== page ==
Something Good

1. My Sisters, The Sugar Junkies on Guinevere Gets Sober.

2. The Recovering Body: Physical and Spiritual Fitness for Living Clean and Sober, Jennifer Matesa’s latest book which releases in a few days. I was lucky enough to get an early copy, and it’s so so so good. It gives you the research, the facts, and examples of the stories of various specific people, as well as Jennifer’s own story of addiction and recovery. As with her other writing, this book is brutal in its truth, but elegantly written, compassionate, and so helpful.

3. I am so in love with the new banner on Rowdy Kittens. Tammy shared a link to the site of the artist who created it, and the first post on her blog is all about an offer she’s making to illustrate blog headers. I have been thinking about the site I’m building for the work I’ll be doing teaching and writing, and I am so excited about the opportunity to commission Philippa. Her work is exactly what I was picturing in my head. Thanks, Tammy!

4. 27 Stressful Things You Tolerate Too Often from Marc and Angel Hack Life.

5. Roasted brussel sprouts with bacon and apples recipe from Back to Her Roots. Roasted brussel sprouts are one of my favorite things.

6. Who is in charge of you? Wisdom from Elizabeth Gilbert on Facebook. My favorite line is this: “ultimately, other people can only help me; they cannot save me.” Also from Elizabeth on Facebook, Every Journey is a Spiritual Journey and The Most Strangely Reassuring Advice I Ever Received.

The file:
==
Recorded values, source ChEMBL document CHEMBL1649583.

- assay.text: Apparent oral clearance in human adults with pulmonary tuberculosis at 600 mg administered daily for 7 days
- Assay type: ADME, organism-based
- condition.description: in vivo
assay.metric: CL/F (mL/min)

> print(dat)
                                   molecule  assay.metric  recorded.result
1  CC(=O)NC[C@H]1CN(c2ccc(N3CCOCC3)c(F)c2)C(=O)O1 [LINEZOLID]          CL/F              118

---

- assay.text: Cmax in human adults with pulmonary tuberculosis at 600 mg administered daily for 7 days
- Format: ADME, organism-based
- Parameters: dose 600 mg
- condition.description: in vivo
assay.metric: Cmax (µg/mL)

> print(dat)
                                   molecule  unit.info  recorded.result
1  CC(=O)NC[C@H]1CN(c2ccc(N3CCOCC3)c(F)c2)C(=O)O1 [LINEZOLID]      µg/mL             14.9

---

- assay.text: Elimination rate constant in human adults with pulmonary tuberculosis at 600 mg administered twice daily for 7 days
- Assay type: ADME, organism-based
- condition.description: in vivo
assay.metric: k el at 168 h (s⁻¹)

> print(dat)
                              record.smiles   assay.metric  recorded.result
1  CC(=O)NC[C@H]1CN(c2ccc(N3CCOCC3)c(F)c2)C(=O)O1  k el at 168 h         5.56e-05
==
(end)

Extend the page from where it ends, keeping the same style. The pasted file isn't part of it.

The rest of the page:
7. 5 Signs You Are Coming Alive on Rebelle Society.

8. Wisdom from Socrates: “The secret of change is to focus all of your energy, not on fighting the old, but on building the new.”

9. Wisdom from Dilgo Khyenste Rinpoche, “Try to see all your joys and sorrows as if you were watching a movie, letting go of of the idea that you have to strive hard to avoid what is unpleasant. This will make your happiness indestructible.” (Thanks for sharing, Sandra).

10. ST. VINCENT – Official Trailer (2014) [HD]. This movie has some of my favorite actors. Anyone seen it yet?

11. The Dark Knight of the Soul on The Atlantic, which discusses the potential dark side of meditation.

12. Wisdom from Walt Whitman, “I am larger, better than I thought, I did not know I held so much goodness.”

13. Deep Thoughts From a Late Bloomer on Flingo.

14. A Loving Pledge to Smarten the Fuck Up on Rebelle Society.

15. At The Age Of 29, Brittany Is Ending Her Life In A Courageous Way.